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Summary:

Capping a flurry of recent developments in the fuss over the Stop Online Piracy Act, Wikipedia’s founder said the site will go dark for 24 h…

Wikipedia Zero Sample

Capping a flurry of recent developments in the fuss over the Stop Online Piracy Act, Wikipedia’s founder said the site will go dark for 24 hours starting Wednesday at midnight.

The announcement came via a series of Tweets this afternoon by Jimmy Wales, and was immediately picked up by Techmeme and others.

The move comes as a surprise because it appeared that SOPA opponents had succeeded in halting the controversial legislation. On Friday afternoon, Republican sponsors said they were removing key provisions of the bill and, on the weekend, the White House issued a statement suggesting it was withdrawing support.

SOPA supporters say the bill is needed to curtail “rogue” foreign websites but critics say it goes too far by tampering with the architecture of the internet and imposing China-style censorship. The debate has been characterized by fevered rhetoric on both sides, including by news baron Rupert Murdoch who this weekend tweeted “So Obama has thrown in his lot with Silicon Valley paymasters who threaten all software creators with piracy, plain thievery.”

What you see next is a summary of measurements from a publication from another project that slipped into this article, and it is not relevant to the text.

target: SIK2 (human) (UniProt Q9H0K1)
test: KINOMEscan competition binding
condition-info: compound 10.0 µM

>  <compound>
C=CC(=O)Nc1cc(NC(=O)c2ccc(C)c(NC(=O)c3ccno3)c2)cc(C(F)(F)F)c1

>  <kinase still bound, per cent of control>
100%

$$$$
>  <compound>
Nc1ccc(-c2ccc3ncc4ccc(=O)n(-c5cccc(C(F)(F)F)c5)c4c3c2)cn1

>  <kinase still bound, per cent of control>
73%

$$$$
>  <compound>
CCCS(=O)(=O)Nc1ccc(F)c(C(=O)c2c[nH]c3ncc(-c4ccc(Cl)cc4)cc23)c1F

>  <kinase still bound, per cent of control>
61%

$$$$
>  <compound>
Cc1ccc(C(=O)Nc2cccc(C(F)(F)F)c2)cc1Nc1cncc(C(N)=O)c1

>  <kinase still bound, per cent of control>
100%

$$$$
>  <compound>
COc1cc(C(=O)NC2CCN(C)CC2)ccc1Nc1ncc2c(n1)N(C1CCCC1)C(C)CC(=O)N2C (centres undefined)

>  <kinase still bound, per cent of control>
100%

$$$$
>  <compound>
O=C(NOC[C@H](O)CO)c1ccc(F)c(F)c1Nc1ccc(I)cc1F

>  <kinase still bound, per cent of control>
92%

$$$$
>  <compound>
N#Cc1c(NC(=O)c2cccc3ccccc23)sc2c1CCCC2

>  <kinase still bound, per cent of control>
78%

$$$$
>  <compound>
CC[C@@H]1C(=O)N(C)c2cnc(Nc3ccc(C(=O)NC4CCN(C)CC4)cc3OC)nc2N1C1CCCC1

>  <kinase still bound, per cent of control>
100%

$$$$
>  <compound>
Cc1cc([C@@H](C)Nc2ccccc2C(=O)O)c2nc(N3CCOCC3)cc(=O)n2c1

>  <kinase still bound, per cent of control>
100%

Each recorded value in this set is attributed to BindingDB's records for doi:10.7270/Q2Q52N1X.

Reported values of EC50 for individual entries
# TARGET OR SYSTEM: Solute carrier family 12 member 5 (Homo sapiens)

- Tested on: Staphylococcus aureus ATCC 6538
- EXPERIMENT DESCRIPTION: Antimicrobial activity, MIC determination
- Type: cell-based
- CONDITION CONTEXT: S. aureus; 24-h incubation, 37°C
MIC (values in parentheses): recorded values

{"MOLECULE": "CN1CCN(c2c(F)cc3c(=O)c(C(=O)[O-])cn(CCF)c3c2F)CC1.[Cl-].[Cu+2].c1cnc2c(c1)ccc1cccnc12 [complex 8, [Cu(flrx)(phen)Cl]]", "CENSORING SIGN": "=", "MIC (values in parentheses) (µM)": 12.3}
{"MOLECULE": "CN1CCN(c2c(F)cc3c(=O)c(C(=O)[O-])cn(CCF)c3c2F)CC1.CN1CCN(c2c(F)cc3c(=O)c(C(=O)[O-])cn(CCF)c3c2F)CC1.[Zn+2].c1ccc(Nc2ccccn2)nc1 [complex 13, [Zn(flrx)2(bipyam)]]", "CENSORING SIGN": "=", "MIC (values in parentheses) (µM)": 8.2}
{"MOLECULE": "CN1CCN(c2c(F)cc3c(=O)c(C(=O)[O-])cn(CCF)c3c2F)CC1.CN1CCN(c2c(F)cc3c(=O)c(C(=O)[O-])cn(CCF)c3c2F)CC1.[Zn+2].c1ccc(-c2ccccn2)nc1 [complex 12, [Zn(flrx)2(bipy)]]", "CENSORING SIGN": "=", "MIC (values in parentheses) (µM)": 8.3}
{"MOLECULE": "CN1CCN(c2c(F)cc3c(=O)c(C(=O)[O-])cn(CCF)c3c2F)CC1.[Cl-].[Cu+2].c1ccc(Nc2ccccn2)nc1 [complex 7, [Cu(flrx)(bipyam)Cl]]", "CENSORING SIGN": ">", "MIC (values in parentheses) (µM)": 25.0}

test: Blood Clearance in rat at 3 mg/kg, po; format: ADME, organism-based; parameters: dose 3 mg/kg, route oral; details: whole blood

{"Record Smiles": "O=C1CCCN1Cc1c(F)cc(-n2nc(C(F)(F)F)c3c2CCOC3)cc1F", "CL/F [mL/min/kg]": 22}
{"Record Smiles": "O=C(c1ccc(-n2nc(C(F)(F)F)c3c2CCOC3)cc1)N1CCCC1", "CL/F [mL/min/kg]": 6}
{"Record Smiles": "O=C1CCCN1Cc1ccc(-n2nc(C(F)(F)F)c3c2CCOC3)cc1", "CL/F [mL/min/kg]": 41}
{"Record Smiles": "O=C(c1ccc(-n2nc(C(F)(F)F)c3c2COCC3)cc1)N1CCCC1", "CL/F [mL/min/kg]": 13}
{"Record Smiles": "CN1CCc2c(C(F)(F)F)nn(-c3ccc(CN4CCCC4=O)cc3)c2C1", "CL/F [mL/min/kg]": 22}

The Wikipedia announcement confirms the company is participating in the internet “black-out” that has been proposed for January 18th. Some began calling this the “nuclear option” following rumors that tech giants like Google (NSDQ: GOOG) and Facebook might participate.

If Wikipedia goes forward with the blackout, the SOPA debate is likely to expand beyond the tech and media sphere where it has percolated until now. Unlike other blackout proponents like Reddit which are largely the preserve of tech insiders, Wikipedia is read broadly by the general public. Wikipedia’s motives for going forward with the blackout are not entirely clear but it appears from Wales’ Twitter feed that he and others are worried the political halt is simply a tactical maneuver (see graphic below).

In other SOPA developments, influential tech publisher Tim O’Reilly explained his justifications for opposing the bill and the New York Times (NYSE: NYT) provided an analysis of the weekend’s political jostling.

  1. How many of us truly understand that use of poprietary intellectual content without the permission of the owner and acknowledging the souce (owner) is plagarism and is illegal?

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    1. I do. Do I care? No. 

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    2. Seriously, ‘Ed’, if it were limited only to piracy this wouldn’t be as
      large of a deal, but the broader implications are terrifying.  The bill
      is not specific enough to only be limited to copy written content.

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